Discussion in 'HIking, Camping, Backpacking' started by Patchouli, Oct 16, 2018.
Thanks, @Amish Heart .
@JAC I acknowledge your post and taco comments.
SheepDog, You sound a lot like I used to hike. Carried everything but the kitchen sink. sometimes took it to. LOL I would day hike with a full pack just for training. Back in my 20's (I was in much better shape and hiked a lot) I carried over 80 lbs on a few trips. A lot of it was food cause we ate WELL. I finally got a clue and paired back to a more manageable load, but still having spare food for a few day and emergency gear. I wasn't carrying hunting gear however. I've gotten lighter weight gear over the years and have now paired down to 40 or so lbs, plus a handgun and ammo. in my late 50's I look for places to cut weight when I can. I'd still like to cut back more, and a new tent is one item I can cut a major weight.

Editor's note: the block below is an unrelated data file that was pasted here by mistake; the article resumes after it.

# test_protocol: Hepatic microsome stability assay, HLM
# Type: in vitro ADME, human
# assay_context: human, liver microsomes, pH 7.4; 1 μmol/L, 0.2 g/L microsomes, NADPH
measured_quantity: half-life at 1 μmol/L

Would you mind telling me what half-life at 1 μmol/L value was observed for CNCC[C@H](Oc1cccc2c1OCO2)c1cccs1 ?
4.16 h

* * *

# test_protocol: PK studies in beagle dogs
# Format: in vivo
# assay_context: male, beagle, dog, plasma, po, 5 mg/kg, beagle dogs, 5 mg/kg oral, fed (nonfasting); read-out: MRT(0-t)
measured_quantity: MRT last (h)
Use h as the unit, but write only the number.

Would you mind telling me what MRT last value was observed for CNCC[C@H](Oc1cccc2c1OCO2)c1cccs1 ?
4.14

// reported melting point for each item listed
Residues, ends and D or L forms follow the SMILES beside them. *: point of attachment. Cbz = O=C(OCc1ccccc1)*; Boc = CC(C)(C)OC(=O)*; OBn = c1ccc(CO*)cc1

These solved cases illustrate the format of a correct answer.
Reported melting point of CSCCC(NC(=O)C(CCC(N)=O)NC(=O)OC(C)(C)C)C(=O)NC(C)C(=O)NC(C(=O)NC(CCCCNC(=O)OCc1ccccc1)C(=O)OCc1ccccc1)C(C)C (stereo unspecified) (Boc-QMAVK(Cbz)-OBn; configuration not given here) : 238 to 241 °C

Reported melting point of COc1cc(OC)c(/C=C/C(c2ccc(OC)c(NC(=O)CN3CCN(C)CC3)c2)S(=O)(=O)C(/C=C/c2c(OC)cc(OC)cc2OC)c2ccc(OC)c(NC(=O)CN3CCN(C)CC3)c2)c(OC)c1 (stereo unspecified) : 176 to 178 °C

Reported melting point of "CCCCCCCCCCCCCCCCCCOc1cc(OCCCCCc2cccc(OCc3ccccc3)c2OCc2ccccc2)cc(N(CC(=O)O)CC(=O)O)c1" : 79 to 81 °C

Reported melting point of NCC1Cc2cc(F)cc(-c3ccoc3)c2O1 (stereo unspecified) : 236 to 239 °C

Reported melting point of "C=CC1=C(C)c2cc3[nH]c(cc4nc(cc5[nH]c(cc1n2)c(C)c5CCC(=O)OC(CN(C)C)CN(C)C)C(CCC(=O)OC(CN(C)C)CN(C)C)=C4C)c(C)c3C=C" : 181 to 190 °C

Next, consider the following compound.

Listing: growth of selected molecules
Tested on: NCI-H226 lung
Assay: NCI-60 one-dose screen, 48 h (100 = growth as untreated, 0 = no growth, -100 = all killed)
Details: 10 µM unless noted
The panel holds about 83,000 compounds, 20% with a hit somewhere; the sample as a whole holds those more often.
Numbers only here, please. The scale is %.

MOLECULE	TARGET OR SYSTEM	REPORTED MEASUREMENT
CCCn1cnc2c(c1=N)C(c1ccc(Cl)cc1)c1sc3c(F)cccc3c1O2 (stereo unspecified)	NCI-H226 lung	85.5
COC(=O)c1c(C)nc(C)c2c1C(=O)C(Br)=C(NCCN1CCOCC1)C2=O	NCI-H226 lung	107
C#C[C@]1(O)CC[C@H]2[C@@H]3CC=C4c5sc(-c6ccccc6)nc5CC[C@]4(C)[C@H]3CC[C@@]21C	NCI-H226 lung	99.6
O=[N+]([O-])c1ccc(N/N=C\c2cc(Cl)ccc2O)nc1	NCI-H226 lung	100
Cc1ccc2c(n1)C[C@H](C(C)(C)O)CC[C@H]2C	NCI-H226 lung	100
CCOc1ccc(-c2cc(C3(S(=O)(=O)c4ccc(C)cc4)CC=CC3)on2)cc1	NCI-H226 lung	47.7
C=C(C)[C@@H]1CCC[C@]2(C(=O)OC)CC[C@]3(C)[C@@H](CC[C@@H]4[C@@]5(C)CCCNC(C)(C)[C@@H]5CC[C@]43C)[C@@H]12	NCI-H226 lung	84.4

Patchouli, My wife has hiked with me for 35+ years now. When we first started hiking together she weighted all of 85-90 lbs. She carried 35 lbs or more on most trips. She had a bad car wreck in the early 90's and had her neck broken. After 3 years of therapy she was able to start hiking again. We worked out to her carrying her clothes, sleeping pads for both of us, and any essitials she needed. Cut her weight to 25lbs or so. This kept her hiking for many more years. Luckily I have been able to pick up the slack for her. True trail girls (women) carry whatever they need to.
Sierra Designs 2 person tent is what I have, it a 3 season tent but I used it in all weather including crazy winds and snow and it kept me dry. It is 23 years old , smells funky now and not sure it will keep me dry anymore..maybe this winter Ill set it up and see how it holds up. Those tube tents are pretty cool and a Bivi sac bag is a people size emergency bag/ shelter all in one. It weighs hardly anything and I kept one in my SAR bag on searches. It would actually be a great item for a bob. That and a tube tent or small tarp n some rope..good to go so long as your clothing is quality and rugged.